As pressure mounts on Big Tech to do more to protect the youngest users, Snap is launching a new family center that will allow parents to see who their kids are friends with on Snap and report suspicious accounts.
It’s part of a wave of new kid safety features being launched by tech giants, including Meta and Apple. But Snap has an arguably bigger hill to climb in implementing these features than either of those companies. To get parents of teens to use Snap’s parental controls, first, parents of teens need to actually use Snap.
Snap has spent a little over a year working on the family center, conducting a study with more than 9,000 parents and teens around the world to assess their needs and, hopefully, avoid the privacy pitfalls that have derailed other companies’ efforts. Snap landed on a tool that will give parents access to their kids’ friend lists, but not the content of their conversations — a setup Snap says mirrors the dynamic parents and teens often already have offline. “Parents will know who's coming over and be able to ask questions about who their teen is hanging out with, but they won't be in the basement with them listening to their conversation,” said Nona Farahnik Yadegar, Snap’s director of platform policy.
The new family center will be rolled out first in the U.S., U.K., Australia, New Zealand and Canada before expanding globally this fall. It includes features that lawmakers and regulators around the world are already requiring or considering requiring of platforms. The Kids Online Safety Act, which recently advanced out of the Senate Commerce Committee, would require platforms to make it easy for parents to report harm to minors. The U.K.’s Age Appropriate Design Code, meanwhile, also requires certain parental controls and disclosures to children about those features.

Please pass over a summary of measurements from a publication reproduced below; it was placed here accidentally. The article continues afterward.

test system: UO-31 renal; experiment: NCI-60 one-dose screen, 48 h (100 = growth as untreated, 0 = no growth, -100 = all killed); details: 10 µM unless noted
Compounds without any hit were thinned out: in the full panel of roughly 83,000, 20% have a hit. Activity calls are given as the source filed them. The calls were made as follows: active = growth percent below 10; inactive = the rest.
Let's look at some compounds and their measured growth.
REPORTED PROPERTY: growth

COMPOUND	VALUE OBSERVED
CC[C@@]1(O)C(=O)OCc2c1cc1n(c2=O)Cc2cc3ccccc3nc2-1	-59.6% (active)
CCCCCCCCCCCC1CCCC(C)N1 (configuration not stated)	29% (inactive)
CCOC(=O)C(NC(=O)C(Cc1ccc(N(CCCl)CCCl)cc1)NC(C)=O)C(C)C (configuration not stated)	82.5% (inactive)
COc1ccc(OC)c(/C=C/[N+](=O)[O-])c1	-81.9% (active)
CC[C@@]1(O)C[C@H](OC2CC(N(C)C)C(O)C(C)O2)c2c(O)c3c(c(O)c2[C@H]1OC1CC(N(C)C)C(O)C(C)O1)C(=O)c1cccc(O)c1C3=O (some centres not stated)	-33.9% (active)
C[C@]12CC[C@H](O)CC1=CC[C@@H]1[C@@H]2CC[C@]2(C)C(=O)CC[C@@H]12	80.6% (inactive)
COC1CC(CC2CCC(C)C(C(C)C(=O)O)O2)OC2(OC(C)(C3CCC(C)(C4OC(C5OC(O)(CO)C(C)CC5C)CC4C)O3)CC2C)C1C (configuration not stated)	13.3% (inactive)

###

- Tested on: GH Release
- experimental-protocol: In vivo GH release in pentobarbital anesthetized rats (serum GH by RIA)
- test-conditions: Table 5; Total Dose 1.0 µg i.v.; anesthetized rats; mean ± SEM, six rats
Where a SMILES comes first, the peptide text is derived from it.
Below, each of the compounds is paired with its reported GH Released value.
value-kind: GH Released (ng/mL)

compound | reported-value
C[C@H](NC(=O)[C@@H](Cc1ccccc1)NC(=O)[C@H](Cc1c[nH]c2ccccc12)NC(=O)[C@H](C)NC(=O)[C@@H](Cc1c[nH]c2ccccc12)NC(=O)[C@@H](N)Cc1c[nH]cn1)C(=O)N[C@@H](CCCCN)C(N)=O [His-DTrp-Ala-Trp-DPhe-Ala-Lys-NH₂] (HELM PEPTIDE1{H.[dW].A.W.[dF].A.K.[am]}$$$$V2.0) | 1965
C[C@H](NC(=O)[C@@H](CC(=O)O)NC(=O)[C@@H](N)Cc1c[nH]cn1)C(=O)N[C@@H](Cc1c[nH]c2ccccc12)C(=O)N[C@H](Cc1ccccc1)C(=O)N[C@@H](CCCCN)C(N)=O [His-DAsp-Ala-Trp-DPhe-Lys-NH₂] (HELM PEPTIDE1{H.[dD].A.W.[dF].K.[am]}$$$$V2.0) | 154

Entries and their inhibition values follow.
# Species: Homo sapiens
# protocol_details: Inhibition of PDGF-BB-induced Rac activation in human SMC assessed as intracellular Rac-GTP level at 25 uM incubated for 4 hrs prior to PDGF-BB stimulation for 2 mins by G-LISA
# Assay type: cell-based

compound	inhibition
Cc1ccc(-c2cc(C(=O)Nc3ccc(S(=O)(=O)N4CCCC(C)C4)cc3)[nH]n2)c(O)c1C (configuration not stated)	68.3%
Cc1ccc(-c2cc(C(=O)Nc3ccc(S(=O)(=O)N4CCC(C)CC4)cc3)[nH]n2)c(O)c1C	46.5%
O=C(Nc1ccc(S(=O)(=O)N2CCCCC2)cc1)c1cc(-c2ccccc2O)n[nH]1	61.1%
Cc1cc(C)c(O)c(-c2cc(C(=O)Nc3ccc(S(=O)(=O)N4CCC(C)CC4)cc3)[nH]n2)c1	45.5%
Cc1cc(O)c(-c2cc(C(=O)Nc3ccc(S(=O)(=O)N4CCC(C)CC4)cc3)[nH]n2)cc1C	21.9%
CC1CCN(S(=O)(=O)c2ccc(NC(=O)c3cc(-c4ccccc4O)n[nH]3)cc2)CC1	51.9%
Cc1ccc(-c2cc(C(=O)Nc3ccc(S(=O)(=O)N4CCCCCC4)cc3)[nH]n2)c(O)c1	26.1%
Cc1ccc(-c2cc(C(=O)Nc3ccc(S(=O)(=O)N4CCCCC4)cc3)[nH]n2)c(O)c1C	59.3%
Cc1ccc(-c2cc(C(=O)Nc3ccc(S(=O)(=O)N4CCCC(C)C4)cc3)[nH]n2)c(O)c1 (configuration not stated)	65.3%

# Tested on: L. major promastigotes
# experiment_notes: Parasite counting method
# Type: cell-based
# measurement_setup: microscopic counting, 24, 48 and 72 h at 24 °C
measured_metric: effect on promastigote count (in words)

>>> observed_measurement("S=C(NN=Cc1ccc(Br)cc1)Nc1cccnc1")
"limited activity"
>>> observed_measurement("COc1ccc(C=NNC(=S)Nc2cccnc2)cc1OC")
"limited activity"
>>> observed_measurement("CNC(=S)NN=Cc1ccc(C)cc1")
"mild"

Yadegar insists the family center isn’t a response to the legislative landscape. (“Tech moves at a speed that doesn’t always wait for regulation,” she said.) But considering these tools are coming more than a decade into Snapchat’s existence, following so much hand-wringing over its impact on kids, it’s hard to imagine the sudden uptick in regulatory pressure didn’t have just a little something to do with it.
Snap is hardly alone. Instagram recently introduced a new facial analysis tool to weed underage users off of the platform and rolled out nudges that encourage younger users to stop scrolling. TikTok is using filters to keep kids from being served mature content. And then, of course, there was Apple’s disastrous attempt to combat child sexual abuse material with new features that would scan users’ iCloud photos for CSAM and alert parents of “sexually explicit” images their child was sending or receiving. Apple paused the project due to concerns for kids’ safety and privacy. But it’s since implemented a watered-down version that scans kids’ iMessages for nudity and serves them a warning notice, without alerting their parents or guardians.
Unlike Instagram and Apple, though, Snap skews young, meaning the company will need to do more than just send existing users a notification letting them know this thing exists. Snap is also working with parenting bloggers and targeting videos promoting the tool on other social media platforms to get the word out. “Parents are not typically on Snapchat,” Yadegar said. “We’re really going to do our best to make sure we speak to parents in other avenues, so they learn about this tool and can use it.”
And if that push happens to boost Snap’s user base, well, it wouldn’t hurt.